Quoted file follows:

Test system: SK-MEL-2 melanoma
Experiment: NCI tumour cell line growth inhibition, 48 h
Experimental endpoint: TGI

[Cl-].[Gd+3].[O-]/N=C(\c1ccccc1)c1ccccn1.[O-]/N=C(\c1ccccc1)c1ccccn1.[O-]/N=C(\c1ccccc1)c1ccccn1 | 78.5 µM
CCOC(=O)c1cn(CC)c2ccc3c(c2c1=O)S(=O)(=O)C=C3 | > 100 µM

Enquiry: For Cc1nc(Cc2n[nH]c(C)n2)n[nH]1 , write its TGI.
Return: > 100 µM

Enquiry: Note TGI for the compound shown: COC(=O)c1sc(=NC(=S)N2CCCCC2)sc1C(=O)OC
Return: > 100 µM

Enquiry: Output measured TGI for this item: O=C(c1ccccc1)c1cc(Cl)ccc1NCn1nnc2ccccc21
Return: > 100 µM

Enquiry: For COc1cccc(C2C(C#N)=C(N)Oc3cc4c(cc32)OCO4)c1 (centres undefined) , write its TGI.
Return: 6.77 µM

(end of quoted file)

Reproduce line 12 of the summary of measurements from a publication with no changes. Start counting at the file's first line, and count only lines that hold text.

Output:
Enquiry: For COc1cccc(C2C(C#N)=C(N)Oc3cc4c(cc32)OCO4)c1 (centres undefined) , write its TGI.